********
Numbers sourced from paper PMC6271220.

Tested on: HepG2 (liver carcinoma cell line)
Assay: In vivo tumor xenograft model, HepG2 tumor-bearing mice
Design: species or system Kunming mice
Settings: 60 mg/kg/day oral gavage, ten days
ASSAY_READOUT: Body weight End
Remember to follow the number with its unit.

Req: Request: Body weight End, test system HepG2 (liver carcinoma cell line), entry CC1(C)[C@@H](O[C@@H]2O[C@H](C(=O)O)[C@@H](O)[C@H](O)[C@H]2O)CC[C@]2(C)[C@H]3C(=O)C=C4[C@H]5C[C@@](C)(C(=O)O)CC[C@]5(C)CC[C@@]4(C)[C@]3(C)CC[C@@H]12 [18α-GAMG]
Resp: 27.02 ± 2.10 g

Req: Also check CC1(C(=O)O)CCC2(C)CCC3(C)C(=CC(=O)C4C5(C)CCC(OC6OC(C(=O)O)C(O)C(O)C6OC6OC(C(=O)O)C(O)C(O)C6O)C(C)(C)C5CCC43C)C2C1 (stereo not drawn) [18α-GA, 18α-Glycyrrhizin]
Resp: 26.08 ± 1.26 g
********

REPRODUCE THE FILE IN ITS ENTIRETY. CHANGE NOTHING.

Numbers sourced from paper PMC6271220.

Tested on: HepG2 (liver carcinoma cell line)
Assay: In vivo tumor xenograft model, HepG2 tumor-bearing mice
Design: species or system Kunming mice
Settings: 60 mg/kg/day oral gavage, ten days
ASSAY_READOUT: Body weight End
Remember to follow the number with its unit.

Req: Request: Body weight End, test system HepG2 (liver carcinoma cell line), entry CC1(C)[C@@H](O[C@@H]2O[C@H](C(=O)O)[C@@H](O)[C@H](O)[C@H]2O)CC[C@]2(C)[C@H]3C(=O)C=C4[C@H]5C[C@@](C)(C(=O)O)CC[C@]5(C)CC[C@@]4(C)[C@]3(C)CC[C@@H]12 [18α-GAMG]
Resp: 27.02 ± 2.10 g

Req: Also check CC1(C(=O)O)CCC2(C)CCC3(C)C(=CC(=O)C4C5(C)CCC(OC6OC(C(=O)O)C(O)C(O)C6OC6OC(C(=O)O)C(O)C(O)C6O)C(C)(C)C5CCC43C)C2C1 (stereo not drawn) [18α-GA, 18α-Glycyrrhizin]
Resp: 26.08 ± 1.26 g